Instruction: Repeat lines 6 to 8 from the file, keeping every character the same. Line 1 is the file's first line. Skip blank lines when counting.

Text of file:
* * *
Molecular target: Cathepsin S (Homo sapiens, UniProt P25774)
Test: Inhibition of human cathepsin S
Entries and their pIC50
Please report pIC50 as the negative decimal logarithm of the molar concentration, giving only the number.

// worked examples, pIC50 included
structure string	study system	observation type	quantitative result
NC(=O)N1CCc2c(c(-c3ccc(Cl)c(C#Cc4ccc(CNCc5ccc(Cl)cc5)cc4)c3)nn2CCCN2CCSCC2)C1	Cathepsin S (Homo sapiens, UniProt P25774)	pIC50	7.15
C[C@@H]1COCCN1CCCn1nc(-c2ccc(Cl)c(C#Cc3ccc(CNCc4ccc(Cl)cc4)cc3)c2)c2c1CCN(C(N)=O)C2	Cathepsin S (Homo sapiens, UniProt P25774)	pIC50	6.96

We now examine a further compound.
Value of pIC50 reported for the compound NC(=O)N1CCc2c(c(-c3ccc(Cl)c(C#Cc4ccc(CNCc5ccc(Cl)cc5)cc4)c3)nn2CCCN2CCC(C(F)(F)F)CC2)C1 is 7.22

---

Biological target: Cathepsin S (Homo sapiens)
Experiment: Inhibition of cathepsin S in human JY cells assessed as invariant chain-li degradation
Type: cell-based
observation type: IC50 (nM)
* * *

structure string	study system	observation type	quantitative result
NC(=O)N1CCc2c(c(-c3ccc(Cl)c(C#Cc4ccc(CNCc5ccc(Cl)cc5)cc4)c3)nn2CCCN2CCSCC2)C1	Cathepsin S (Homo sapiens, UniProt P25774)	pIC50	7.15
C[C@@H]1COCCN1CCCn1nc(-c2ccc(Cl)c(C#Cc3ccc(CNCc4ccc(Cl)cc4)cc3)c2)c2c1CCN(C(N)=O)C2	Cathepsin S (Homo sapiens, UniProt P25774)	pIC50	6.96